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How Your Peers are Using BrightGauge Reports

When it comes to client reports, you understand that a little transparency goes a long way. Showing your clients the work you’re doing - both the good and the bad - is a powerful way to build trust, and trust lays the foundation for long-term relationships, which is great for your business.   But you may not always know exactly what to include in your client reports. This is where it helps to hear from some friends in the industry.   In our upcoming customer showcase webinar, BrightGauge user Brett Baz, Operations Manager for C3Group, will give a glimpse into how he and his team are using BrightGauge reports to cover all aspects of the customer lifecycle.   He’ll share the report templates he’s using, how he chooses the right metrics to share, and how this impacts the team at C3Group.   Plus, we’ll let you in on what’s new within BrightGauge.   Sometimes, seeing how your peers are using different BrightGauge features can spark some inspiration and show you new ways to get set up for success, so it’s worth joining the webinar and seeing what you can learn!   ‘Covering Customer Touchpoints with Reports’ featuring Brett Baz will take place on Wednesday, June 19th at 7:30pm EST/Thursday, June 20th at 9:30am AEST. RSVP now:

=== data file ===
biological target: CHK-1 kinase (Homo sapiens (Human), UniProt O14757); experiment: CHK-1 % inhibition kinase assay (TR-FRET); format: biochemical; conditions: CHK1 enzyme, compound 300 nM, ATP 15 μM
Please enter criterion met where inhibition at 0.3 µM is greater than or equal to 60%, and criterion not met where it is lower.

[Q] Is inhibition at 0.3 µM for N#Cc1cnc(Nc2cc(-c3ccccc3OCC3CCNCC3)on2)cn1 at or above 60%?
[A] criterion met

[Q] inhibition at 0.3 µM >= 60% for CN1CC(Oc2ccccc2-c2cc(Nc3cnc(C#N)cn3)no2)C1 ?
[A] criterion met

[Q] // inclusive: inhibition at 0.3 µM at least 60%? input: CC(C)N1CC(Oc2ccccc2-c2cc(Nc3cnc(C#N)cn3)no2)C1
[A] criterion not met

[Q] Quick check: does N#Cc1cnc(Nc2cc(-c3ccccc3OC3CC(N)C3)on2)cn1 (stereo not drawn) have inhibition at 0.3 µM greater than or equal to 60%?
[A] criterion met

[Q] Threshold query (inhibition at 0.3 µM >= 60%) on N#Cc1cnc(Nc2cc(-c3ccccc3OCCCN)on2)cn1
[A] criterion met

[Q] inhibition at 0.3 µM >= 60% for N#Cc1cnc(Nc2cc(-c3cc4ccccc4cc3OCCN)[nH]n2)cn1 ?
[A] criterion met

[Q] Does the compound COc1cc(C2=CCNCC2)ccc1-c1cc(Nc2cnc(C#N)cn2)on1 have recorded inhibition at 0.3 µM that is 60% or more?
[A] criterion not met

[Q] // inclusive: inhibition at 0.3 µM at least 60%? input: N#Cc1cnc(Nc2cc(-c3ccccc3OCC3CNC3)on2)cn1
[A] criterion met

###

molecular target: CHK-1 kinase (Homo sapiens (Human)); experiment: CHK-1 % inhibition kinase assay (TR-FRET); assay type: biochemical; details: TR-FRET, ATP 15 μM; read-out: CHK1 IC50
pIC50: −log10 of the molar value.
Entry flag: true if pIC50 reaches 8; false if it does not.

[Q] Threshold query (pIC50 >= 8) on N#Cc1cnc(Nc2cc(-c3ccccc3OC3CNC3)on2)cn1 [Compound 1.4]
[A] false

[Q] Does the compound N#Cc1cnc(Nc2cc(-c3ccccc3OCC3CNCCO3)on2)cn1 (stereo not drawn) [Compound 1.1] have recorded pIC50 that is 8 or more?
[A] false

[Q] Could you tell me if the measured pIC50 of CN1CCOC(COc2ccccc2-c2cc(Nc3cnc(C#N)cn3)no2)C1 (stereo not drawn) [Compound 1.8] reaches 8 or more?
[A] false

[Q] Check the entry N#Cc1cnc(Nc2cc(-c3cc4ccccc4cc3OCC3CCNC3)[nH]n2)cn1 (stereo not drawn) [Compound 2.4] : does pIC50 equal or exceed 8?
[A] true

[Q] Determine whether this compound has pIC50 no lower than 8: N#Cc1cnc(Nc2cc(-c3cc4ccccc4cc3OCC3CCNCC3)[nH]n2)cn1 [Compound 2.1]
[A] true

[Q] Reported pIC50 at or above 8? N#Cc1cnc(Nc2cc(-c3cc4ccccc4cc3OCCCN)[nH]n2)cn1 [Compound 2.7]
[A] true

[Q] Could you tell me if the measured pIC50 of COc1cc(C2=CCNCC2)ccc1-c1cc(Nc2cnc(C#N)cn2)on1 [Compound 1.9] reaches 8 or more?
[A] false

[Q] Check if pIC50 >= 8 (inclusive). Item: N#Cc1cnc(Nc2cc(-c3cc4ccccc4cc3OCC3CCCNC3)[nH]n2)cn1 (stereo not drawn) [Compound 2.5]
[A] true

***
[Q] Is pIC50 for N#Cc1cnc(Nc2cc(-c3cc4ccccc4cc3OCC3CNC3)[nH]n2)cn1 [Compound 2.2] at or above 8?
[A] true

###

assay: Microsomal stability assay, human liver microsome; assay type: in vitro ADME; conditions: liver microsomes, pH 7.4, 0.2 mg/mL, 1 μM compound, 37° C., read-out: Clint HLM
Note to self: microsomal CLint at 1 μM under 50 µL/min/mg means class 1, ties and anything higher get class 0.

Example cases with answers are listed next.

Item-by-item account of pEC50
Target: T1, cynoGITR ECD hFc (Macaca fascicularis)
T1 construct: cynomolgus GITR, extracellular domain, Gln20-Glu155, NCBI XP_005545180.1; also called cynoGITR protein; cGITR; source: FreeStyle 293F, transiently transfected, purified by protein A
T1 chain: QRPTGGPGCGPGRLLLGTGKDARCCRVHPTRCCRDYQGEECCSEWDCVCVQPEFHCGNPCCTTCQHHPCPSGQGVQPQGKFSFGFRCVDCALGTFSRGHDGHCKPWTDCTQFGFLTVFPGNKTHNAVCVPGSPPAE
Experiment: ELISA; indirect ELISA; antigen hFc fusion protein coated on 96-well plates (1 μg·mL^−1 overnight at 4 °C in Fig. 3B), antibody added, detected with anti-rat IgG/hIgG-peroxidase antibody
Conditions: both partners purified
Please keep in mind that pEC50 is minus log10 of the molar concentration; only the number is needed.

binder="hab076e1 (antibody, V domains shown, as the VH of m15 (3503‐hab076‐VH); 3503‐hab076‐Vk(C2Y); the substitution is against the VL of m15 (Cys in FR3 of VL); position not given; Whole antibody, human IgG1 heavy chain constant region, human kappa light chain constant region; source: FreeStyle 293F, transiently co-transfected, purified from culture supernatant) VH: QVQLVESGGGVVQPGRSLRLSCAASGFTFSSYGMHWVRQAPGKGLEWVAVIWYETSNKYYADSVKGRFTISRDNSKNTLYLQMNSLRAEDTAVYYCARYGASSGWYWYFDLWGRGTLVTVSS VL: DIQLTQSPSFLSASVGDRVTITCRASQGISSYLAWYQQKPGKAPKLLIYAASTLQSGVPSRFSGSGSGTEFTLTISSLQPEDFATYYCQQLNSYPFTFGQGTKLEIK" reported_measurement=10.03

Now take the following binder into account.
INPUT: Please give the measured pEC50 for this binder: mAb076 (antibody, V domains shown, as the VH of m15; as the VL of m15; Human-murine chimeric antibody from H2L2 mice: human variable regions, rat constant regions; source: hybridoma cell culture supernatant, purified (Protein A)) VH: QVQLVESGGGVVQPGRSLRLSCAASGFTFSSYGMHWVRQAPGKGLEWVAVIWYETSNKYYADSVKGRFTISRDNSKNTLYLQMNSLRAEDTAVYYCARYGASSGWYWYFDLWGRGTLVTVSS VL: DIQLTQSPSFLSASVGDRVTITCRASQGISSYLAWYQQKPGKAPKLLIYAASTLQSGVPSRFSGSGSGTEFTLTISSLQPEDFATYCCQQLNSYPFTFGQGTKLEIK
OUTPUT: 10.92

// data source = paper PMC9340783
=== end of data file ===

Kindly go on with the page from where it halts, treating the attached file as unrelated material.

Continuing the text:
Migrating From One Datasource to Another Within BrightGauge

  If you're using one version of a datasource in BrightGauge but would like to migrate to another, you may be wondering how to do so.   In this tutorial video, we show you the steps you need to take to get your data switched over. For example, you may currently be using ConnectWise On-Premise but would like to migrate over to ConnectWise Cloud. Or, perhaps you're on V1 of Autotask but want to update to Autotask V2.    In such cases, just follow the steps in the video and you'll be good to go. If you need additional help or have any questions, please feel free to reach out to our support team.     

How SmileBack Uses BrightGauge to Track Their Own CSAT Ratings